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The Point that Living Wage Supporters Ignore

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posted on Dec, 30 2015 @ 03:43 PM
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a reply to: RomeByFire

Look at Oprah. Born to a single-mother who was a maid. Lived in rural poverty. She inherited nothing but poverty. Now she is one of the wealthiest people in America.

Myself, I was born on a native reserve. Now I own my own business, my own home, and have a great life.

Blame everyone else if it makes you feel better. But to expect others to take care of you because you will not do what it takes to get further is a mistake.




posted on Dec, 30 2015 @ 03:46 PM
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a reply to: forkedtongue



As a libertarian I would think you should understand this point very clearly.

The GOV, because of lobbying, has made it so all but impossible to start a new business or even expand a small mom and pop business it is ludicrous.

But they give many giant breaks to all the giant corps that can guarantee a better deal for their supply chain just because of volume and power.

I say level the field and watch walmart/mcdonalds type business models burn to the ground.

Simple really.

End welfare. Make it a $1,000,000 fine to employ an illegal alien, per employed alien, per day employed.

They will pay a livable wage or go out of business because nobody will work there.

Capitalism at its finest.

Supply and demand in action.

Because without illegals undercutting Americans, these places will be ghost towns the first month the foodstamps dont come in.

The problem is GOV intervention.

I am also a centrist, and I see clearly what the problems here are with our economy.

Welfare was a free check to underpay workers, so businesses took it. Why wouldnt they?

The worker can still feed his family, but not by making enough, but through welfare.

The business side saw this and ran with it.

Creating todays economy of quaranteed fail for 1/2 of workers no matter what anyone does.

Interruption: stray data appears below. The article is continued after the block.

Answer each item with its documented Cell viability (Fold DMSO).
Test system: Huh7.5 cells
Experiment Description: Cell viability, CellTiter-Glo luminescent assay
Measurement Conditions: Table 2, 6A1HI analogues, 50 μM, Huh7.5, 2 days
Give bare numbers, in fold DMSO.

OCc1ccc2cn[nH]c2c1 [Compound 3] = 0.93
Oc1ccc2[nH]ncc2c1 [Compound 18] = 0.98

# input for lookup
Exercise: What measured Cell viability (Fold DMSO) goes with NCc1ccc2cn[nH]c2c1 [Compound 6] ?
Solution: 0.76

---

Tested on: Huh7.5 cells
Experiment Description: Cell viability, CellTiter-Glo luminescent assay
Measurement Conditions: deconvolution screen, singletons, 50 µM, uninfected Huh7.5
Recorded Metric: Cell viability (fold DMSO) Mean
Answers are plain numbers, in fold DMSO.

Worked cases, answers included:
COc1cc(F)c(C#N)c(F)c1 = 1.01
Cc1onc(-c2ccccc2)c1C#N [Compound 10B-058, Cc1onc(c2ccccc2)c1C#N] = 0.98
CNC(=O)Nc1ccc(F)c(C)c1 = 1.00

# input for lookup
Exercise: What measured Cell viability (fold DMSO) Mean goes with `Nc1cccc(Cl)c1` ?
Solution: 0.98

Even if everyone made all the right choices and worked hard.

1/2 would live in working poverty, that is the situation the welfare state has created.


I'm not a libertarian. I hold no political affiliation.

But I am fully against the welfare state for the exact reasons you say.



posted on Dec, 30 2015 @ 03:48 PM
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originally posted by: RomeByFire
a reply to: Edumakated

Turner Broadcasting... oh the memories, or nightmares haha.

There are definitely legitimate examples of start-up businesses that have came out of nowhere. I have an uncle that started his own business with one other guy in roofing/siding, he is now a multi-millionaire with 83 people working underneath of him.

Thing is.. I really don't care to be a millionaire. I don't care for money as most people do, I'd rather help people and enjoy their company, and sure - much of this requires money, but I'm NOT a businessman - people over profits, all day, every day. To each his own, I suppose.

We really don't have much of a free market though, man. Bail outs, for example - IF and only if, we had a free market - these bail outs never would have occurred, too big to fail - never would have existed.

They would have failed, and the chaos - would have been real.

But this is not a free market, and the tax-payer funded bailouts is proof that corporate welfare does exist, case and point, bailouts.

My point isn't a business one, it's a reality one.

Why are these business using off-shore accounts to avoid the American-legal system, if it is so fair and just?